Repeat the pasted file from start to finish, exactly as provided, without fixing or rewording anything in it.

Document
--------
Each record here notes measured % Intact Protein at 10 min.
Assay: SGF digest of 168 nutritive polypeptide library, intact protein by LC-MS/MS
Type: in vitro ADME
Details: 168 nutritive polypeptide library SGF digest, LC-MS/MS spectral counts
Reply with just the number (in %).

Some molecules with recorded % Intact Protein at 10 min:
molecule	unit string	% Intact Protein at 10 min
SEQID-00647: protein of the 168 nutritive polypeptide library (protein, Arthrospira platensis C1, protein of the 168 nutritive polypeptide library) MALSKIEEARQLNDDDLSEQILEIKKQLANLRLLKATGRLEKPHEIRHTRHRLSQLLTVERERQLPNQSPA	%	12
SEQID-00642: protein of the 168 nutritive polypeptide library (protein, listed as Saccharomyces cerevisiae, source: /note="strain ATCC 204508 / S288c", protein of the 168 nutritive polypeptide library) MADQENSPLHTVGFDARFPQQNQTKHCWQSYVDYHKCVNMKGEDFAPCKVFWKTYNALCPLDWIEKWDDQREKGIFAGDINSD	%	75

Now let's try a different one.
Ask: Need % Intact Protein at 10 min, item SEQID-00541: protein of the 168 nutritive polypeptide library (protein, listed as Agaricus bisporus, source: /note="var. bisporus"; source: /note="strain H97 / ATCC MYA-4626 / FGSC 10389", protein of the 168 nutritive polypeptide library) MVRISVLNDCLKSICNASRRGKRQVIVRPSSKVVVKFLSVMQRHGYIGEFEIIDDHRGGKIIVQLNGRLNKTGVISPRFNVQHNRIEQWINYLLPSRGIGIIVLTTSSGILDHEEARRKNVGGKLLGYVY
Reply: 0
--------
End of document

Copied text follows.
Each record here notes measured % Intact Protein at 10 min.
Assay: SGF digest of 168 nutritive polypeptide library, intact protein by LC-MS/MS
Type: in vitro ADME
Details: 168 nutritive polypeptide library SGF digest, LC-MS/MS spectral counts
Reply with just the number (in %).

Some molecules with recorded % Intact Protein at 10 min:
molecule	unit string	% Intact Protein at 10 min
SEQID-00647: protein of the 168 nutritive polypeptide library (protein, Arthrospira platensis C1, protein of the 168 nutritive polypeptide library) MALSKIEEARQLNDDDLSEQILEIKKQLANLRLLKATGRLEKPHEIRHTRHRLSQLLTVERERQLPNQSPA	%	12
SEQID-00642: protein of the 168 nutritive polypeptide library (protein, listed as Saccharomyces cerevisiae, source: /note="strain ATCC 204508 / S288c", protein of the 168 nutritive polypeptide library) MADQENSPLHTVGFDARFPQQNQTKHCWQSYVDYHKCVNMKGEDFAPCKVFWKTYNALCPLDWIEKWDDQREKGIFAGDINSD	%	75

Now let's try a different one.
Ask: Need % Intact Protein at 10 min, item SEQID-00541: protein of the 168 nutritive polypeptide library (protein, listed as Agaricus bisporus, source: /note="var. bisporus"; source: /note="strain H97 / ATCC MYA-4626 / FGSC 10389", protein of the 168 nutritive polypeptide library) MVRISVLNDCLKSICNASRRGKRQVIVRPSSKVVVKFLSVMQRHGYIGEFEIIDDHRGGKIIVQLNGRLNKTGVISPRFNVQHNRIEQWINYLLPSRGIGIIVLTTSSGILDHEEARRKNVGGKLLGYVY
Reply: 0